Monday, September 2, 2013

B.M.W.B - I Love Men

Every now and again I am struck with the weight of responsibility parenting brings with it. I have 2 boys and I am aware in NZ our culture is very feminised (I don't say this is a bad thing) - we have led the way on women's rights in many things. Growing up as a girl I knew I could do anything, if I wanted to!

So now I am raising 2 boys and I have realised there is a flip side to this culture of 'girls can do anything' - what is special about being a boy? .... this is one of those questions that I have thought about quite a bit. Boys have to be special and important too. They can do anything too but society doesn't let them do some things, at least not without sideway glances and whispered comments. Unfortunately in our kiwi sport-obsessed culture it's a 'norm' that boys are expected to be loud, sporty and drinkers..... and it's also normal to criticise men as being emotionally crippled, immature, unhelpful, clueless.....

If men said such critical things of women in public there would be fury and backlash - as there should be - but what of men?

What of these boys I am bringing up? Are they going to be subjected to the playground chat of mothers who bemoan their 'useless, like another kid...' husbands and partners? Will they be receiving these kind of messages subtly and not-so-subtly as they grow up?

Do we realise these boys we love so much are growing up to be the men they hear us describing? Hello???

This makes me super sad. I want my boys to feel validated in their gender. To hear the messages of Dads who work hard, love them, know how to have fun, are kind and strong and interesting, and men who are leaders, and servant-hearted and clever and heroes ..... and all the other things that are labels I want them to grow into.

From the outside,* I think the challenge for mothers raising girls is to model healthy strong self-love but I rarely feel concerned for girls growing up into labels of being immature, or incapable, or not being able to do something because it's too 'masculine'..... but I hear these words and judgments being used of men all-too-often.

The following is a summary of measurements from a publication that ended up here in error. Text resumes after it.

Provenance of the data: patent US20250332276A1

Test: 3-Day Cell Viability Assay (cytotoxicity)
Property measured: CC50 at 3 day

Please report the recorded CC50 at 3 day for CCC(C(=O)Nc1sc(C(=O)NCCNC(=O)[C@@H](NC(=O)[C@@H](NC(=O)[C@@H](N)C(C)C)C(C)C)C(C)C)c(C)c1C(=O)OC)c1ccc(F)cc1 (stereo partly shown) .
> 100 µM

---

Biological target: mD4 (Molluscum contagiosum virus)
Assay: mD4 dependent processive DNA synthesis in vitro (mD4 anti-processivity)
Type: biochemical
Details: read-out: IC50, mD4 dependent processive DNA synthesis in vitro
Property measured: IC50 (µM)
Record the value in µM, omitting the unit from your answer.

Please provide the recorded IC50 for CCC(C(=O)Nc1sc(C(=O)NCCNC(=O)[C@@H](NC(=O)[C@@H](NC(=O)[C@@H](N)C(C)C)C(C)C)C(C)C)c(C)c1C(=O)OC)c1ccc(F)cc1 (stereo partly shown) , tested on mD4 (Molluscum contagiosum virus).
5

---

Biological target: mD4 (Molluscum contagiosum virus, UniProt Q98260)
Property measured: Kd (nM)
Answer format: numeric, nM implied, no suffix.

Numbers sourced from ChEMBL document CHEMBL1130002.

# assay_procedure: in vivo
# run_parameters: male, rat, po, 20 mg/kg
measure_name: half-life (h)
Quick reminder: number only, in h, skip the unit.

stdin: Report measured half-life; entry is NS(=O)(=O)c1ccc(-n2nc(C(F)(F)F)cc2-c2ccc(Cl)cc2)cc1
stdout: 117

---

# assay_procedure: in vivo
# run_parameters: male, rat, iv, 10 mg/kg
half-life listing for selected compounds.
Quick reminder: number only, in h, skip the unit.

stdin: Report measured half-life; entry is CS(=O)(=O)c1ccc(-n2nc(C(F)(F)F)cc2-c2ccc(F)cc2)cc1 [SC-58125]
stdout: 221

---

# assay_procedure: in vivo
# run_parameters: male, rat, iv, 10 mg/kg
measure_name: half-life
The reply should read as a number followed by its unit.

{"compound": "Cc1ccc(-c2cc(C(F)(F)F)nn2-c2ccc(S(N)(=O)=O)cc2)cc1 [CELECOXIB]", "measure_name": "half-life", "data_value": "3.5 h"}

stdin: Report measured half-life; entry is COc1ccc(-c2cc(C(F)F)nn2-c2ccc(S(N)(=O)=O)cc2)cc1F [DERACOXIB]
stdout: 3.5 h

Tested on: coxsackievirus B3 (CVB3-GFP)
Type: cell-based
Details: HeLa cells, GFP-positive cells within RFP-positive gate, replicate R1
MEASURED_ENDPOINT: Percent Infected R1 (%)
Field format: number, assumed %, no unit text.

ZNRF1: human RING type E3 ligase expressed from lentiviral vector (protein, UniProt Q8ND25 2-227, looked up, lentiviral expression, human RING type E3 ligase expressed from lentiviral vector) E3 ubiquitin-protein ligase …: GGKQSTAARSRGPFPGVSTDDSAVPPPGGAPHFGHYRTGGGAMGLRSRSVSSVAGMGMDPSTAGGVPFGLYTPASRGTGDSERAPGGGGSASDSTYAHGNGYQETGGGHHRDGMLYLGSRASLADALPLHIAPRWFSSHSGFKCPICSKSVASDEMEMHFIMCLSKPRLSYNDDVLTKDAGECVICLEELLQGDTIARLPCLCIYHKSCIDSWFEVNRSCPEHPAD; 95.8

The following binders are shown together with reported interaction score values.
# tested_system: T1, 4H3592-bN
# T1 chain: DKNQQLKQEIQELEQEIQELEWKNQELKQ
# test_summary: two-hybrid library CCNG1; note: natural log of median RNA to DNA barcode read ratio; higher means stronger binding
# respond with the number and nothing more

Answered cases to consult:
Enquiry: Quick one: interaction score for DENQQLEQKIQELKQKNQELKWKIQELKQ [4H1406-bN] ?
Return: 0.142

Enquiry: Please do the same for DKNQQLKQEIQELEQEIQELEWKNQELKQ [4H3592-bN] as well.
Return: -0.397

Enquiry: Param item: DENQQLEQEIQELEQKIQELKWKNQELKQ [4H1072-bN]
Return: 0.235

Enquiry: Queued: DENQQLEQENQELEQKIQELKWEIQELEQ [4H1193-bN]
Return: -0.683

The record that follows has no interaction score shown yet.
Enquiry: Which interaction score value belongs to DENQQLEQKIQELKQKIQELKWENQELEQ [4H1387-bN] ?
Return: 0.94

So today B.M.W.B comes in the form of a letter to my boys:

Dear Boys, 
I am so glad God gave me boys. You are so precious to me. I think you are both clever and smart and kind and helpful and generous. And you know what? I hope you keep being all those things as you grow up. 

I know you can be wonderful men because Daddy is a wonderful man. He is kind and helpful, he makes us all laugh everyday, he knows how to say sorry and when to be strong and he works hard. On the days he doesn't want to be at work I think he thinks about how much he loves you and me and that's why he goes to work and that's why he comes home with a smile on his face. Dad was so excited to be having you both. He loves you just as much as I do, because daddies love children just as much as mummies. 

Boys are good at lots of things. Boys are funny and skilled and friendly. Boys have good ideas, they are creative and interesting and smart. As you go through your lives always remember the world is full of wonderful men - men that have set slaves free, made wonderful inventions, been terrific fathers and told really good bedtimes stories. The world is full of men who are really, really different to each other but all of them have something good to give the world. You can be one of these great men too.

Be strong, be proud of being a boy. I am proud of you and I am very excited for the men you will become. I hope you are a lot like daddy and a lot different too, because you are supposed to be different. You are unique.

Love your mama. xxxxx

Becoming the Mama I want to be is about taking time to enjoy the journey of parenting, to honour it's value and to hopefully inspire and encourage each other. 

Create Hope Inspire

Simple. Achievable. Intentional: becoming the mama I want to be

Button code on the right if you want it

Love you more than an easy answer to a tricky question xx

* I don't have girls so I know there are other complex issues for raising girls. Okay? I'm not reducing how special girls are (I am one too!) or saying their needs are less important. Mama of boys speaking here!